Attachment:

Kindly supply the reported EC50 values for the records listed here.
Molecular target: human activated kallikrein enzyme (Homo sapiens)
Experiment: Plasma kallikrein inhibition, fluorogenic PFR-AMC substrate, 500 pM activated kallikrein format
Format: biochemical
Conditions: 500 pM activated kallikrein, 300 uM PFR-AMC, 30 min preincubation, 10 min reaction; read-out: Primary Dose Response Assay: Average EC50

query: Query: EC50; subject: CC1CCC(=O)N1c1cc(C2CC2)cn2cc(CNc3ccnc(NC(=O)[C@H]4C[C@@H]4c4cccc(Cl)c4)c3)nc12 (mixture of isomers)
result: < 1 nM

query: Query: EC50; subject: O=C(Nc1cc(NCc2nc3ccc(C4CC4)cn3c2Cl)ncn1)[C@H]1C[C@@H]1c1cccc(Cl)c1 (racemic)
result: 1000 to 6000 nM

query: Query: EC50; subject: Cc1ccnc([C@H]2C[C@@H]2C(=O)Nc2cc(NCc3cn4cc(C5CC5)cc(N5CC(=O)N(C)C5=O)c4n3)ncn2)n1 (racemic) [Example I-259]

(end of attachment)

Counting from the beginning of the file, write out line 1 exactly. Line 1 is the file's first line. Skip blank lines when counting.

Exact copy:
Kindly supply the reported EC50 values for the records listed here.